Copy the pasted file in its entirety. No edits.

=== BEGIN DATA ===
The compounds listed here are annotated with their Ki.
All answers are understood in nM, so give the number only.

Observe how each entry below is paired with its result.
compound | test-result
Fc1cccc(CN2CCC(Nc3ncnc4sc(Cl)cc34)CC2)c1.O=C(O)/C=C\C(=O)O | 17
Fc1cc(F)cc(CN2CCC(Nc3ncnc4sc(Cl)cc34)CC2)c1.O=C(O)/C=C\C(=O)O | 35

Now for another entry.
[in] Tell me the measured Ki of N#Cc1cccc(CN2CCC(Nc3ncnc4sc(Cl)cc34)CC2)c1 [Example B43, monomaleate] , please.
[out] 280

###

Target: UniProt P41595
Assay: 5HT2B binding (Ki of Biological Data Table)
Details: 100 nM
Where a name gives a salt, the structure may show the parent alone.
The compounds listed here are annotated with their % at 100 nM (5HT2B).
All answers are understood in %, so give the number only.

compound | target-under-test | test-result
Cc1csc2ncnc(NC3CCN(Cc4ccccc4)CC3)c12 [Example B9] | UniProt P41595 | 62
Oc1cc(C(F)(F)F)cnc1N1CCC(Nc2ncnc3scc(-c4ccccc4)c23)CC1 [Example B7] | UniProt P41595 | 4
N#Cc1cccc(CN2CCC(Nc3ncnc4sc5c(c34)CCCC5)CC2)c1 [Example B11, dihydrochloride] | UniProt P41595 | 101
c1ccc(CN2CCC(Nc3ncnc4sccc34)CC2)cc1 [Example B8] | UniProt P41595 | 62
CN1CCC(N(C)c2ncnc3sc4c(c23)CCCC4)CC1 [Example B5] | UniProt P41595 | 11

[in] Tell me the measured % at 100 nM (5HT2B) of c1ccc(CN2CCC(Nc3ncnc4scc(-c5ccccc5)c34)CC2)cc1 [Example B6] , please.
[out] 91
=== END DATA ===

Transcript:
The compounds listed here are annotated with their Ki.
All answers are understood in nM, so give the number only.

Observe how each entry below is paired with its result.
compound | test-result
Fc1cccc(CN2CCC(Nc3ncnc4sc(Cl)cc34)CC2)c1.O=C(O)/C=C\C(=O)O | 17
Fc1cc(F)cc(CN2CCC(Nc3ncnc4sc(Cl)cc34)CC2)c1.O=C(O)/C=C\C(=O)O | 35

Now for another entry.
[in] Tell me the measured Ki of N#Cc1cccc(CN2CCC(Nc3ncnc4sc(Cl)cc34)CC2)c1 [Example B43, monomaleate] , please.
[out] 280

###

Target: UniProt P41595
Assay: 5HT2B binding (Ki of Biological Data Table)
Details: 100 nM
Where a name gives a salt, the structure may show the parent alone.
The compounds listed here are annotated with their % at 100 nM (5HT2B).
All answers are understood in %, so give the number only.

compound | target-under-test | test-result
Cc1csc2ncnc(NC3CCN(Cc4ccccc4)CC3)c12 [Example B9] | UniProt P41595 | 62
Oc1cc(C(F)(F)F)cnc1N1CCC(Nc2ncnc3scc(-c4ccccc4)c23)CC1 [Example B7] | UniProt P41595 | 4
N#Cc1cccc(CN2CCC(Nc3ncnc4sc5c(c34)CCCC5)CC2)c1 [Example B11, dihydrochloride] | UniProt P41595 | 101
c1ccc(CN2CCC(Nc3ncnc4sccc34)CC2)cc1 [Example B8] | UniProt P41595 | 62
CN1CCC(N(C)c2ncnc3sc4c(c23)CCCC4)CC1 [Example B5] | UniProt P41595 | 11

[in] Tell me the measured % at 100 nM (5HT2B) of c1ccc(CN2CCC(Nc3ncnc4scc(-c5ccccc5)c34)CC2)cc1 [Example B6] , please.
[out] 91